During this period, there was also an attempt at Labour left collaboration to put forward a common slate for the constituency places on the National Executive committee elected by the entire membership. The Centre Left Grass Roots Alliance had started many years before Corbyn became leader, with the Campaign for Labour Party Democracy at its centre. It then expanded to include Momentum and latterly a number of other organisations
There have always been big problems with how that organisation decided anything – which was by consensus, in effect a veto by some. This meant both the new JVL and GBL groups were kept out of the process for some considerable time and only included after big fights, but the ultimate decision making process still didn’t change. By the time of the last NEC by elections earlier in 2020, Momentum had gone their own way effectively gifting those seats to the right.
How to reform this process effectively would be a topic for a separate article but it should be realised that even if the left takes all the constituency member-elected places, that would not give a left majority on the NEC as some places are in the gift of the leader – and therefore currently filled by our opponents -while others represent the affiliated trade unions and to that extent are rather more balanced.
In the period since Corbyn stood down there have been a number of new initiatives including the relaunch of the Socialist Campaign group of Labour MPs under the leadership of Richard Burgon and the development of new connections and co-ordination between Black members such as the Last Straw call organised by left NEC member Huda Elmi attended by over 500 members – the majority of whom were Black.
There have also been new moves to challenge the national leadership of Momentum with the launch of Forward Momentum and Momentum International. While we wish those organisations well, SR is not of the view that it is possible to reform Momentum. We see an increasing number of local groups who previously used the label Momentum adopting instead more inclusive names such as X Labour Left, which we think better represent a model for local organising.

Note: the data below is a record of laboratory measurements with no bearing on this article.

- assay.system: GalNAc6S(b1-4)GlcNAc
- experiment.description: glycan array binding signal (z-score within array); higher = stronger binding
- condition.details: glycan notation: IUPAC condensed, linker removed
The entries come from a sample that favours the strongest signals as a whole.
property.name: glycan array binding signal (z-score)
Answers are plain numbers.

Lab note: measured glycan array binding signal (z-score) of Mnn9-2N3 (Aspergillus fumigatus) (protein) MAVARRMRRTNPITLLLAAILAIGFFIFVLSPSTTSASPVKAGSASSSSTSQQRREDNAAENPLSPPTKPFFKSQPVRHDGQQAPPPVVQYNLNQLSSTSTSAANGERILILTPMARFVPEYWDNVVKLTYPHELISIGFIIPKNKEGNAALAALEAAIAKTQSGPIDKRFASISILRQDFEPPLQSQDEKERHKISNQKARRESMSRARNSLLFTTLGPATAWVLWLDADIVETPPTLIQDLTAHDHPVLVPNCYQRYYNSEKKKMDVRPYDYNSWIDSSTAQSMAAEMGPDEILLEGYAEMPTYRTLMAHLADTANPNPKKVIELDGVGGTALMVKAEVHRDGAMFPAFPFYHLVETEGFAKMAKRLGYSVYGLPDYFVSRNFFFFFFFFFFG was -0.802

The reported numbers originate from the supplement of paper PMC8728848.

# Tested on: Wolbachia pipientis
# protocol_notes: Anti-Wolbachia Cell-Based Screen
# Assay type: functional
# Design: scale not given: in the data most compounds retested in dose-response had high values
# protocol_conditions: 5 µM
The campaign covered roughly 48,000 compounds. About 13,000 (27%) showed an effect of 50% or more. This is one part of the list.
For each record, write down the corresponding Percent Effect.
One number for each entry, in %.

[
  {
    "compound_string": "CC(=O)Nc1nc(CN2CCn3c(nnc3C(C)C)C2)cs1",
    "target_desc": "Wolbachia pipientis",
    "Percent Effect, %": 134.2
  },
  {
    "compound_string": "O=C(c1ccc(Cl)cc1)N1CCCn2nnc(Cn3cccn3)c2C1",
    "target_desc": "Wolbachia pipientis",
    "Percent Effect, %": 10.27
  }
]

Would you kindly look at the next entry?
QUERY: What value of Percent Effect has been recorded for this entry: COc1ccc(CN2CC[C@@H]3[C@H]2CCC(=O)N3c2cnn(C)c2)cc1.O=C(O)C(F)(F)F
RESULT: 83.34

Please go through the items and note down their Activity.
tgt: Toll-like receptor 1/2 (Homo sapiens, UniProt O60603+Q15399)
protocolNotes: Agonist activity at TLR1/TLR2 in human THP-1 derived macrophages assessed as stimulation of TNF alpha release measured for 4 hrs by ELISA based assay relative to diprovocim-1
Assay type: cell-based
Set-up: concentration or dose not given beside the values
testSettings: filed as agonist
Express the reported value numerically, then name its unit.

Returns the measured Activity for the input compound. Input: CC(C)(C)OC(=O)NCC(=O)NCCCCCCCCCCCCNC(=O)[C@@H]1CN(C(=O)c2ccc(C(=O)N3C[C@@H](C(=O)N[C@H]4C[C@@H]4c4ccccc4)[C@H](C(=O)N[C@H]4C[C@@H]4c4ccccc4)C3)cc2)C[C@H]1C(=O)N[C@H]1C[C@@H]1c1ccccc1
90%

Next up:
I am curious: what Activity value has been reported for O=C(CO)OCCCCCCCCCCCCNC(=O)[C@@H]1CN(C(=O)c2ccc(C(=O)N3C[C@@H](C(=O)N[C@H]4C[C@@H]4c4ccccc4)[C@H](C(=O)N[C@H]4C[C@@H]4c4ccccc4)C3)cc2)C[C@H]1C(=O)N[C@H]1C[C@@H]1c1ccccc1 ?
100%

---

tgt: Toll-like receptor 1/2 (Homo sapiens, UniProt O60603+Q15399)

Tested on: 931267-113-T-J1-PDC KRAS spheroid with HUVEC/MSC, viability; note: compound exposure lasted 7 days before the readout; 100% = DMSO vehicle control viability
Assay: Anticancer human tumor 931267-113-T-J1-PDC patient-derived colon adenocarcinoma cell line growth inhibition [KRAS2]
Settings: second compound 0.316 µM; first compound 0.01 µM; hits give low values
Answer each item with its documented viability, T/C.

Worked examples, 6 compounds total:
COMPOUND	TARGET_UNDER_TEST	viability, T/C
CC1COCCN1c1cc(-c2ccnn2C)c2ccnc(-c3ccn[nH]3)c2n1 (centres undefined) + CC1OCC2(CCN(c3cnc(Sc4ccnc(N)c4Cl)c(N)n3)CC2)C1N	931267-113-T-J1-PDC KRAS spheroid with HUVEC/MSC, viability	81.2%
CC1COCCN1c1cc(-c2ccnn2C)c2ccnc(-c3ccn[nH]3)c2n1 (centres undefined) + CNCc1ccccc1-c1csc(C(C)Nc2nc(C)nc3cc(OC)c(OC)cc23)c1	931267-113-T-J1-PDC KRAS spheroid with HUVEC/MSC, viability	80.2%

A new national co-ordination, Don’t Leave Organise (DLO), has been recently launched. This came out of collaboration between JVL, Red Labour, and the Labour Representation Committee (LRC) during the NEC by-elections campaign and the associated suspensions, including the importantly successful push to reinstate Jo Bird as a candidate. One of the notable things about DLO is that it has already won the backing of two important left trade unions, the Bakers and the FBU. It has long been a problem across large swathes of the Labour left that they only focus of what’s going on in constituency parties and ignore the issue of the affiliated unions. That’s been one of the distinctive aspects of the LRC and now of Don’t Leave Organise.
We would urge readers in England and Wales who are in the Labour Party both to sign up to Don’t Leave Organise individually and where possible to get any local Labour left groups you are involved in to sign up, as well as any single issue Labour campaign groups you participate in. And in the meantime continue to do what you can to give voice to the anger that clearly exists against this Tory government which undoubtedly has blood on its hands, to use the contradictory opportunities that exist to develop broader political discussion and get (more) involved in trade union campaigns and in community organising through mutual aid.